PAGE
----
Fortuitously, The Financial Times (FT) calls a better form of capitalism, which points to the same weakness as the UN SDGs scheme, i.e., stakeholder capitalism with those holding stocks reigning supreme. FT says: “The long-term health of free enterprise capitalism will depend on delivering profit with purpose. Companies will come to understand that this combination serves their self-interest as well as their customers and employees. Without change, the prescription risks being far more painful." "Free enterprise capitalism has shown a remarkable capacity to reinvent itself. At times, as the historian and politician Thomas Babington Macaulay wisely noted, it is necessary to reform in order to preserve. Today, the worlds has reached that moment. It is time for a reset." (Financial Times, September 16, 1919).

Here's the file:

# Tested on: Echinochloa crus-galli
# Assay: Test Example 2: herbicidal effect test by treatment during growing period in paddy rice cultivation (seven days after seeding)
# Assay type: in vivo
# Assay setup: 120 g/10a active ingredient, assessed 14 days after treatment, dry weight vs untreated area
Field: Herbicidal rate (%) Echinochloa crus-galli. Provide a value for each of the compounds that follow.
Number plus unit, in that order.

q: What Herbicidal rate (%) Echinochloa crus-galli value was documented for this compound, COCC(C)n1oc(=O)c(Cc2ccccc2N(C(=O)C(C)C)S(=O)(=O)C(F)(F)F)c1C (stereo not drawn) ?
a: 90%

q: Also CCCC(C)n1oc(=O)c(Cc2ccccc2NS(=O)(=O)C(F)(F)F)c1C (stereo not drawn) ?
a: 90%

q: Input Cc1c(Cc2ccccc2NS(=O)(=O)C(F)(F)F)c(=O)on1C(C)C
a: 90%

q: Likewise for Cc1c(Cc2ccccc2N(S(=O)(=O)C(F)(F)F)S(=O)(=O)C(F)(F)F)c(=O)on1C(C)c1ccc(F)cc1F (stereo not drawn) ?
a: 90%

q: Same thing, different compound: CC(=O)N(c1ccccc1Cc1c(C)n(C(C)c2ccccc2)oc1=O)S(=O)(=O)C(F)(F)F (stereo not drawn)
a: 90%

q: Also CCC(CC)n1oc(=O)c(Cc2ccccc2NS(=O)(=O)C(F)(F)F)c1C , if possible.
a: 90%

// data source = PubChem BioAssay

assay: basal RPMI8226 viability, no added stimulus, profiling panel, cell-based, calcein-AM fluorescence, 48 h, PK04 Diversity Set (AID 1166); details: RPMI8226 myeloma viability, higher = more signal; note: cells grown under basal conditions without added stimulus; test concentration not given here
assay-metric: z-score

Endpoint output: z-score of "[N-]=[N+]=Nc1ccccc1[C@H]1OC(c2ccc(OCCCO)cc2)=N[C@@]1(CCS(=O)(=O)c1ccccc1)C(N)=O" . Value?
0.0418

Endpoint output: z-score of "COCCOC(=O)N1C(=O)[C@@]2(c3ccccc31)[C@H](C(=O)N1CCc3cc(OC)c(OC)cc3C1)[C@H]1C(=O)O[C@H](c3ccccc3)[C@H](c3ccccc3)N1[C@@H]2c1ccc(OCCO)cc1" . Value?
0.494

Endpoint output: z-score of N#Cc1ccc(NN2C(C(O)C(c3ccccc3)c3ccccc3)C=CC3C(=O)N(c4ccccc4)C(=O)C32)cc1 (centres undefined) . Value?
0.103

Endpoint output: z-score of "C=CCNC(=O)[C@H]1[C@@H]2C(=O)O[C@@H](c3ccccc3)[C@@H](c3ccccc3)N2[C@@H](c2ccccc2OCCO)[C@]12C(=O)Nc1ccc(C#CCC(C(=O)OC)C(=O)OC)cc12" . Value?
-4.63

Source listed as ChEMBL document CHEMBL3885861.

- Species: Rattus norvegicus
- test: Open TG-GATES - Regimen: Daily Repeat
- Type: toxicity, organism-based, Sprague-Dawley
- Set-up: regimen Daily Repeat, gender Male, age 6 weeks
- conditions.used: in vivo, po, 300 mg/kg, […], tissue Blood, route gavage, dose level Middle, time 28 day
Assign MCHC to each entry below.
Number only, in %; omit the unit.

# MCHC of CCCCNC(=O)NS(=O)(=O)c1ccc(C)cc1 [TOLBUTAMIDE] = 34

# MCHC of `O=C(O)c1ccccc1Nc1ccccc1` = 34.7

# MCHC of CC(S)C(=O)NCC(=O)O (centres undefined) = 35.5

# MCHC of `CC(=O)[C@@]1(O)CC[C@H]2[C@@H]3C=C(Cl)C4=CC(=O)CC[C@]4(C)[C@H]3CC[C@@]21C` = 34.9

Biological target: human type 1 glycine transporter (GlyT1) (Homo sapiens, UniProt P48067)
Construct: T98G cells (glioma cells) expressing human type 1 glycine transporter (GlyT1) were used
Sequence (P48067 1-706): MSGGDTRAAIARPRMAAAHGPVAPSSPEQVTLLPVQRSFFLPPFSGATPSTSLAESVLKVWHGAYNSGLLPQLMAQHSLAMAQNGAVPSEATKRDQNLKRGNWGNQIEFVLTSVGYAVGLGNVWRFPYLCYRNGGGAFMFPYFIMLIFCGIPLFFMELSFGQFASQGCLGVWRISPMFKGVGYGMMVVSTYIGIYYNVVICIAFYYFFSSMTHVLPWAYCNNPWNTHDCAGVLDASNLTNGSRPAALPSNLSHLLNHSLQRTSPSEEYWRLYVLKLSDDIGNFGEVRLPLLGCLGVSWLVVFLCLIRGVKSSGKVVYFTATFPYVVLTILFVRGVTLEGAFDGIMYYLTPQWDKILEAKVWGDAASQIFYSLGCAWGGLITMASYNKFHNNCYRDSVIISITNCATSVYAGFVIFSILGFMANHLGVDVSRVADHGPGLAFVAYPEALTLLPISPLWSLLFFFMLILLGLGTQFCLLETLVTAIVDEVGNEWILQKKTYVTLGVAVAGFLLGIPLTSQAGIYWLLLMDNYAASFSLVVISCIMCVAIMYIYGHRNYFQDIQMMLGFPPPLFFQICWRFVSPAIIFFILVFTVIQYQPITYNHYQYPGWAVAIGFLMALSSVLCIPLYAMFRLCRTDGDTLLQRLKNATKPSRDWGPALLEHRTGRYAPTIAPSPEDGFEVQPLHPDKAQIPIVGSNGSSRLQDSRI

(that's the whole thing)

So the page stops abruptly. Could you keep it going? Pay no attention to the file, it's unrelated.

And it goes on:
In the UN SDGs case, largely forgotten at least in the UN SDG documents are people, especially popular dissatisfaction about quality of life as manifested in their daily life. We focus on East Asia where our expertise lies in terms of the availability of a number of polls of quality of life such as those led by Takashi Inoguchi, Noriko Iwai, and Ryozo Yoshino.
The second is the extension of quality of life studies on a global scale. The book, coauthored with Lien T.Q. Le and entitled:
Takashi Inoguchi and Lien T.Q. Le, The Development of Global Legislative Politics: Rousseau and Locke Writ Global, Springer, forthcoming in November 2019.